A multiple number of algorithms have been developed for picking effective siRNAs (Gong and Ferrell, 2004; Reynolds et al, 2004; Snove et al, 2004), including a patternlearning approach based on neural networks (Huesken et al, 2005). To improve specificity, these algorithms perform in silico screening to eliminate candidate siRNAs with near perfect pairing to unintended genes in the human (target) genome. In addition to the focus on the siRNA duplex, the attention to the target mRNA accessibility has also been shown to be important for efficient gene silencing (Bohula et al, 2003; Heale et al, 2005; Overhoff et al, 2005; Schubert et al, 2005). An empirical approach to probe accessible sites within a target mRNA (Heale et al, 2005) didn’t gain a widespread use due to laborious nature of the technique, especially in high throughput applications. However, accessibility of target sites needs to be addressed to further optimize siRNA design rules. One approach would be to screen regions of potential mRNA target sites by an RNA folding program such as mfold (Zuker, 2003) or sfold (Ding et al, 2004) to eliminate sites within tightly folded RNA motifs that may resist targeting by the RISC. This may not be 100% effective in eliminating all inaccessible sites due to either the potential longrange interactions within long mRNA sequences or sequestering of target sites upon interaction with RNAbinding proteins or both.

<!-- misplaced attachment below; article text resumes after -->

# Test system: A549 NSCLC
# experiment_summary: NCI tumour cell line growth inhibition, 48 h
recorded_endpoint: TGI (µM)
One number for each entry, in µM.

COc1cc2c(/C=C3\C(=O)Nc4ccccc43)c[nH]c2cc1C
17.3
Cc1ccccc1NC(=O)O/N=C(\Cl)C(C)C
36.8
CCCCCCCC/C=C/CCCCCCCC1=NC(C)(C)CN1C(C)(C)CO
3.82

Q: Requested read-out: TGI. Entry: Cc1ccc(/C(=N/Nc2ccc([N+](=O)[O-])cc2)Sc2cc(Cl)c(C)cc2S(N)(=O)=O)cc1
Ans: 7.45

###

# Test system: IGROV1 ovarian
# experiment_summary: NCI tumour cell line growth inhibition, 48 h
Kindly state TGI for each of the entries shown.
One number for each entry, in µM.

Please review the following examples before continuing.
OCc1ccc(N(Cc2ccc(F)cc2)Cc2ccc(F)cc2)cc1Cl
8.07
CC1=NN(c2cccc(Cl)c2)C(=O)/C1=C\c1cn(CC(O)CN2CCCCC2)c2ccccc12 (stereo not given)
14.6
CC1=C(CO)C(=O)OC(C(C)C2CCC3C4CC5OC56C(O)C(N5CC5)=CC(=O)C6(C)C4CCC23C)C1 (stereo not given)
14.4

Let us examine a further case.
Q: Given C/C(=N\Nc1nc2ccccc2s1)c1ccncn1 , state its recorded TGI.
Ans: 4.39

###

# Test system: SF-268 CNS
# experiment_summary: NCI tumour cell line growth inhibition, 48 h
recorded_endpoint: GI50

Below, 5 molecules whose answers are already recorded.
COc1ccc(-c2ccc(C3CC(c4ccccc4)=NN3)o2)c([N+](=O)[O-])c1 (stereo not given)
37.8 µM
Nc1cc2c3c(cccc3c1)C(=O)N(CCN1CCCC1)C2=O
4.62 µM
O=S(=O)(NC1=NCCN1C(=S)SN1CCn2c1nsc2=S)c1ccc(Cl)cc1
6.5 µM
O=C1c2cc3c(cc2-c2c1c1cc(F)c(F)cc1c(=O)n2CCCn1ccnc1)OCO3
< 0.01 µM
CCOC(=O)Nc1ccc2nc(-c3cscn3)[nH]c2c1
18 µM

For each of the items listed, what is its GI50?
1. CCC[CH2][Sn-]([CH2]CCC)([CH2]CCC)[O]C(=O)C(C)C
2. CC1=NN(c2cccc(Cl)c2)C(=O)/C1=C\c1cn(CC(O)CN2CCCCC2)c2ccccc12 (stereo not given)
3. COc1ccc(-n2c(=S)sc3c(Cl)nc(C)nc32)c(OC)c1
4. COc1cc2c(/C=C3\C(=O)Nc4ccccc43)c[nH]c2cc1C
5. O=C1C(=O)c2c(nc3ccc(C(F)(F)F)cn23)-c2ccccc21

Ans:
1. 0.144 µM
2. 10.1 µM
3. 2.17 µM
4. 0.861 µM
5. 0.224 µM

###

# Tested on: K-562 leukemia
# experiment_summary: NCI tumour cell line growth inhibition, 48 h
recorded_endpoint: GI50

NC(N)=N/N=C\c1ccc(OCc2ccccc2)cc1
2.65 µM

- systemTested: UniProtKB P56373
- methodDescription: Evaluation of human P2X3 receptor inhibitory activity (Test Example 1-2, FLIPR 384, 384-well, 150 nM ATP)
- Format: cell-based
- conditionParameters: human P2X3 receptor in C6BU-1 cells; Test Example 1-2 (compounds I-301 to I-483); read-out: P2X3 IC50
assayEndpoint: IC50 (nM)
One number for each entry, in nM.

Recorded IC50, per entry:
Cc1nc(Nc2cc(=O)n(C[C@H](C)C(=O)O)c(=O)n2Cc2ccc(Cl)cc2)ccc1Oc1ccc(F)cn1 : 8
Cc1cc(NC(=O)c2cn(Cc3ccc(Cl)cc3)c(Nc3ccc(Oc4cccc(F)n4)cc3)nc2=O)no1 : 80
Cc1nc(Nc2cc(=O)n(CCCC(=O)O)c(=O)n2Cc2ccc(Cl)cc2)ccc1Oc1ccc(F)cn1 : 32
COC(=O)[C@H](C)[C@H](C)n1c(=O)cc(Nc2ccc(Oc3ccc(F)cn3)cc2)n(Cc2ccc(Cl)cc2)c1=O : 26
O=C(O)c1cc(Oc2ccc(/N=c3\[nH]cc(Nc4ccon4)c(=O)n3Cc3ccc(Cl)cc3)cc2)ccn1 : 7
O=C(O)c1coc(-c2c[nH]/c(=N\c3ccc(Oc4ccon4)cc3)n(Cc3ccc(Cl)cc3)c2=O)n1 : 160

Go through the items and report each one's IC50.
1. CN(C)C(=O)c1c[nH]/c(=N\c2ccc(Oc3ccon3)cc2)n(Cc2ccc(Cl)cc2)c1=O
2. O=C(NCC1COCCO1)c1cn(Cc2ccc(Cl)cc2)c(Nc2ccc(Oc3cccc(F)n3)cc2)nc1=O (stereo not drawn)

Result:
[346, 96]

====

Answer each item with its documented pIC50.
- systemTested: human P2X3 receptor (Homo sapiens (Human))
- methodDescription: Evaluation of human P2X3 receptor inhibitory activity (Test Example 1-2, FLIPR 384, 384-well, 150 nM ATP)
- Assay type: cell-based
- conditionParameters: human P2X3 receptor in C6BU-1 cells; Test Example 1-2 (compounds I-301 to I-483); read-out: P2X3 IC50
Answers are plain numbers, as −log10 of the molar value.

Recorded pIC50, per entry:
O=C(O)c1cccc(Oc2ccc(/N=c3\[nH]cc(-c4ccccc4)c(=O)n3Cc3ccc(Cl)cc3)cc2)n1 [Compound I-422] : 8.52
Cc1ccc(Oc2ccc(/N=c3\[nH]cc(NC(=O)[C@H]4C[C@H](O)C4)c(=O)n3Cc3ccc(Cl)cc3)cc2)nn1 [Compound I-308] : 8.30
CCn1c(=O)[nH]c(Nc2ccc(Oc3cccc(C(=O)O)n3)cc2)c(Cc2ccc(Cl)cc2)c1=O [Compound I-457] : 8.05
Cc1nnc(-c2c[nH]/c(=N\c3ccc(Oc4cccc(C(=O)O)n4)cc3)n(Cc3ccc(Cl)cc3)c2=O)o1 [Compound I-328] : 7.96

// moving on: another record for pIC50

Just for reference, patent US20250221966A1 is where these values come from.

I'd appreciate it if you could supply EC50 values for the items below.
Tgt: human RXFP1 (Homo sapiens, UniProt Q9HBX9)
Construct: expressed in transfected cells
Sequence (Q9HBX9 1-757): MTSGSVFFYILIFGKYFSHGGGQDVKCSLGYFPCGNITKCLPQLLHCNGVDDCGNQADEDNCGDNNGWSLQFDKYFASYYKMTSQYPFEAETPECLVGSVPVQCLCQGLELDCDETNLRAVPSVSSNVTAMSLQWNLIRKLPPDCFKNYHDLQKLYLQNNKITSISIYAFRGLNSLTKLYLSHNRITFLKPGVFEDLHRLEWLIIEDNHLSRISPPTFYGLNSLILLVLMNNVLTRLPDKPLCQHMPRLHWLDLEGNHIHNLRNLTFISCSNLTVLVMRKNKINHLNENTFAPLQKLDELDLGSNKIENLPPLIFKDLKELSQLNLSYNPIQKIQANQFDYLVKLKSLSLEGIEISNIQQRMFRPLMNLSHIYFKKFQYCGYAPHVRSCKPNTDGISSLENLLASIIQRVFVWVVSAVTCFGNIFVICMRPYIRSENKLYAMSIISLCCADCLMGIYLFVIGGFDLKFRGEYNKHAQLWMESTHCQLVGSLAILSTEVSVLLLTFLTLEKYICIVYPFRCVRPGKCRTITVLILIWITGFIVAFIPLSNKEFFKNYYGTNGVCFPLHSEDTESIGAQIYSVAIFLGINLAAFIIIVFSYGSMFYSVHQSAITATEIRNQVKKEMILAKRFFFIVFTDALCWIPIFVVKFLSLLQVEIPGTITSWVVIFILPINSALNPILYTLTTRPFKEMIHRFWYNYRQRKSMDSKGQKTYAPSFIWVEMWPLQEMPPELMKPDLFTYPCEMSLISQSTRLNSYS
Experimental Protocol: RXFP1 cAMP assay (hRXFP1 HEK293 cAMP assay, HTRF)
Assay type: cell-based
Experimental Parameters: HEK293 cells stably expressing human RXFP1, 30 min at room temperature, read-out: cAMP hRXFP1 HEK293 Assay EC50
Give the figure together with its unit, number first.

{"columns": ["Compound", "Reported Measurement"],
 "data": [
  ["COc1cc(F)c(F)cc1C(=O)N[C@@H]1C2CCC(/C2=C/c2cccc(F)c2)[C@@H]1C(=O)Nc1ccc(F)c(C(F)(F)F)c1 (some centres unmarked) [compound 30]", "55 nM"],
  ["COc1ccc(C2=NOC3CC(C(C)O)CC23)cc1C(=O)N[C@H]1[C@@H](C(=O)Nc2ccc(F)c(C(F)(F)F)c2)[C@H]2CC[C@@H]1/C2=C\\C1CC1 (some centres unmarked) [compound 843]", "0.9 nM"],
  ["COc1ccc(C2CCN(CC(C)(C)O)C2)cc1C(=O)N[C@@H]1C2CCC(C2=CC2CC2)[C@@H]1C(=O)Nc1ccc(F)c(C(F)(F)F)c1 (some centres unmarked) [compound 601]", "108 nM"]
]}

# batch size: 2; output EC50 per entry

A potential pitfall in current siRNA designs is the difficulty in weeding out sequence-specific off-targets resulting from the pairing rules identified for miRNA/target recognition. The 5’seed region that defines 2-7 nts of a miRNA mediates target recognition (Lewis et al, 2003), allowing multiple targets to be regulated by a single miRNA. This promiscuous target recognition characteristic of miRNAs has a toll on siRNA applications. Microarray analysis indicated that siRNAs could mediate gene silencing of unintended targets through their 5’regions (Jackson et al, 2003). In general, gene silencing mediated by siRNA through miRNA mechanism is not transparent at the mRNA level, but detectable at the protein level. This phenomenon, already noticed in siRNA applications (Jackson et al, 2003; Saxena et al, 2003), would become more wide-spread as investigators start looking into the global changes of the proteome affected by siRNA experiments (Scacheri et al, 2004) or the use of a large siRNA libraries on a single gene (Lin et al, 2005). It is needless to emphasize the value of siRNA libraries designed to knockdown many gene families, and their applications in identifying novel gene targets for therapeutic interventions, as well as in deciphering molecular pathways. However, a caution must be exercised in interpreting the results derived from genome wide or gene familywide siRNA screening in the absence of extensive validation in subsequent experiments to rule out potential off targets leading to inadvertent erroneous conclusions. Keeping the concentration of siRNA at relatively low, yet effective, level is important to avoid non-specific gene regulation mediated by high concentrations of siRNA (Persengiev et al, 2004; Semizarov et al, 2003). On the other hand, the elimination of the off-target silencing mediated by the 5’seed pairing is extremely challenging, and most siRNAs will have a number of unintended targets affected by 5’seed pairing, as a six contiguous string of bases occurs quite frequently within a genome (once in every 4 kb sequence).